T-Mobile US Inc. said it would deploy fifth-generation wireless technology nationwide by 2020. AT&T and Verizon are pouring billion of dollars into wireless airwave licenses that might support 5G. Their CEO, John Legere, and its chief technology officer, Neville Ray, strongly oppose AT&T's "fake 5G network" announcement from April, saying that it is "based on [4G LTE] technologies [T-Mobile] launched in 2016.
T-Mobile intends to launch a proper 5G network with its low-band spectrum. It will use the 31MHz of low-band 600MHz spectrum on which it spent nearly $8 billion to roll out a full nationwide 5G network by 2020. AT&T and Verizon haven't yet committed to a specific 5G rollout yet. T-Mobile says that 5G is going to be about more than speed. Which is why it feels comfortable using its 600MHz spectrum.
"5G means amazingly fast speeds, sure, but 5G is a whole lot more! 5G will mean lower-latency, massively increased battery life and an exponential leap in the number of connections we can handle simultaneously – and that unlocks all kinds of amazing new applications. It's about more than just speed."
T-Mobile, like the rest of the industry, can't rely on low- and mid-band spectrum for 5G.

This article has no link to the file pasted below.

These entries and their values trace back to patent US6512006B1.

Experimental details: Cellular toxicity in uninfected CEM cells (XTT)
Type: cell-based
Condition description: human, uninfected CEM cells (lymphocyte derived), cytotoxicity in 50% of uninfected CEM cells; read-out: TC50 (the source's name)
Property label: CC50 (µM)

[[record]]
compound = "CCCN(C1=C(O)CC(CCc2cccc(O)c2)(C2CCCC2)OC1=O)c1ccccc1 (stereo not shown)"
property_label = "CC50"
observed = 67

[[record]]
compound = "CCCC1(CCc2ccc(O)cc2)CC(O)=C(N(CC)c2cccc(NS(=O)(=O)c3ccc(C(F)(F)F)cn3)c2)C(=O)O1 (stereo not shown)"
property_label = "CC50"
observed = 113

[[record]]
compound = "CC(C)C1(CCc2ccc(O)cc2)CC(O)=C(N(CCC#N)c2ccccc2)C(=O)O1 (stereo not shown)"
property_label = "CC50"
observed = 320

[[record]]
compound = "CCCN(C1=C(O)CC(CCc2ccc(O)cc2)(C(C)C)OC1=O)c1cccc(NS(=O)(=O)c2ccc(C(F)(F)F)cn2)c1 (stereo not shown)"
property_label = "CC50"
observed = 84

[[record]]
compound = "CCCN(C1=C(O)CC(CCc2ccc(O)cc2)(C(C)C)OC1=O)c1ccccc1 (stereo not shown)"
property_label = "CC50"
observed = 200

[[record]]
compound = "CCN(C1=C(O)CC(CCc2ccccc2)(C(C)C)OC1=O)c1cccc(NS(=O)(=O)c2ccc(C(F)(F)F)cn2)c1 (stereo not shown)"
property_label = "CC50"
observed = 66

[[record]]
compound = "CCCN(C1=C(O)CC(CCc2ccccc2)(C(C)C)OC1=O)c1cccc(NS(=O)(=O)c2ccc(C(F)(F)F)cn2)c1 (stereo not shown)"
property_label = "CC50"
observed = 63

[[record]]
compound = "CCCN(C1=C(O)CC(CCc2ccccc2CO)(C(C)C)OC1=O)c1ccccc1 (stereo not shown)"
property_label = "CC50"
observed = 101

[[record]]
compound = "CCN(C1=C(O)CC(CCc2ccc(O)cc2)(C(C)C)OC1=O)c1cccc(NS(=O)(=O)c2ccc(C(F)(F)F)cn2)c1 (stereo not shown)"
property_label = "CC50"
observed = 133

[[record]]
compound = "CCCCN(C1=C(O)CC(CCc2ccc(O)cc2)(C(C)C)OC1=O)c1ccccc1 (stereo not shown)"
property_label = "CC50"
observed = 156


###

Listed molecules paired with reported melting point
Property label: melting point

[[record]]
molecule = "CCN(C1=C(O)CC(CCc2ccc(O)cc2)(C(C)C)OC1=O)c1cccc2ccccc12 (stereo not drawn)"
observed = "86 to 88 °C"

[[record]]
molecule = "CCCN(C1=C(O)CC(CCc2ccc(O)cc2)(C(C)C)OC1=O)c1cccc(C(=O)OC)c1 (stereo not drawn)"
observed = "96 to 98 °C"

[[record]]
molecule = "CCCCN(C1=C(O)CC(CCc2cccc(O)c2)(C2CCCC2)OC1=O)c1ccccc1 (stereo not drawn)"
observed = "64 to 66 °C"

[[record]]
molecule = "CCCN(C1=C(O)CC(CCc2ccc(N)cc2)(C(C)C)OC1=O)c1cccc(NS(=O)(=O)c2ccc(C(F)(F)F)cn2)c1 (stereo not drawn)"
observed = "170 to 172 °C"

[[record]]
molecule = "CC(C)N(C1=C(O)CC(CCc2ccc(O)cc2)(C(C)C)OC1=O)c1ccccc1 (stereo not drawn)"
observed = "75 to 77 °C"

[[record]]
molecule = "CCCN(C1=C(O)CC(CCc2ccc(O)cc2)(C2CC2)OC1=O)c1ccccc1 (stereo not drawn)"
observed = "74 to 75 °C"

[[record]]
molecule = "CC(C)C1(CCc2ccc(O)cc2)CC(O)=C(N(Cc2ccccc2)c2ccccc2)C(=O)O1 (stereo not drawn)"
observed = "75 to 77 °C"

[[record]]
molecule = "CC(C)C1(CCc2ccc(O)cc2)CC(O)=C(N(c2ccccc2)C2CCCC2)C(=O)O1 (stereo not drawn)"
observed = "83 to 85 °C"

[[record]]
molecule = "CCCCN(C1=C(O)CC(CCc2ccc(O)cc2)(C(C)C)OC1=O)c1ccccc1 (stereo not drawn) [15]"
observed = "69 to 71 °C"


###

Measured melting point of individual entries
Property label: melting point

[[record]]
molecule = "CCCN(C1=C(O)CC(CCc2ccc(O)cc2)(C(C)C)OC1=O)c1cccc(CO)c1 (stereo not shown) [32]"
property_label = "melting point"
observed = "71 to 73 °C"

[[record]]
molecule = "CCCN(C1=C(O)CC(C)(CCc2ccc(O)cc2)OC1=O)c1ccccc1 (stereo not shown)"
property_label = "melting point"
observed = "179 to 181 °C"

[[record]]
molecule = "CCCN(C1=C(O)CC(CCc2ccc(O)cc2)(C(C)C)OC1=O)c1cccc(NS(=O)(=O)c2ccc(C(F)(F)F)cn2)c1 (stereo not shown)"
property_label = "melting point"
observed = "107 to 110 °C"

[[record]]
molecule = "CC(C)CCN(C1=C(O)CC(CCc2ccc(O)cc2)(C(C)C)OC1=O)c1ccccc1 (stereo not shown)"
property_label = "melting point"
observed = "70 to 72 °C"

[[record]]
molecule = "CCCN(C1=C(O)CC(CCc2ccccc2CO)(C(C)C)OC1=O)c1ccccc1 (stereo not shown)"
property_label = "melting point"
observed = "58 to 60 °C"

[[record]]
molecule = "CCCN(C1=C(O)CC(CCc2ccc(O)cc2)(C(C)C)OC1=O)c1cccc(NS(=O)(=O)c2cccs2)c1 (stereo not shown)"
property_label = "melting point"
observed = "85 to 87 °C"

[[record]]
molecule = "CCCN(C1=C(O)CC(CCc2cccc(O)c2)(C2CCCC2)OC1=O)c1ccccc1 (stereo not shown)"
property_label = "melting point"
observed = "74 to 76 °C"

"In addition to the 600 MHz band, we have 200 MHz of spectrum in the 28/39 GHz bands covering nearly 100 million people in major metropolitan areas and an impressive volume of mid-band spectrum to deploy 5G in as well. This positions T-Mobile to deliver a 5G network that offers BOTH breadth and depth nationwide."
Verizon and AT&T have already pursued regional 5G tests, and Verizon said in a blog post in late April that it didn't need to purchase any 600MHz spectrum because it has sufficient spectrum holdings below 1 GHz.
"We are investing in the future. We have access to 28 GHz and 39 GHz spectrum that we will use for 5G. And the fiber we acquired through our XO and Corning transactions are enhancing our current networks with a keen eye toward future needs."
T-Mobile's most recent blustery salvo is nothing new. But it does lend credence to the fact that it has longer-term goals around its 600MHz acquistion than just shoring up existing capacity in rural areas for its 4G LTE network.
Engineers have spent years testing the capabilities of 5G technology while struggling to define what it is. A trade group called the 3rd Generation Partnership Project is still writing the standards. That electronics makers will use to make 5G-compatible phones and radios.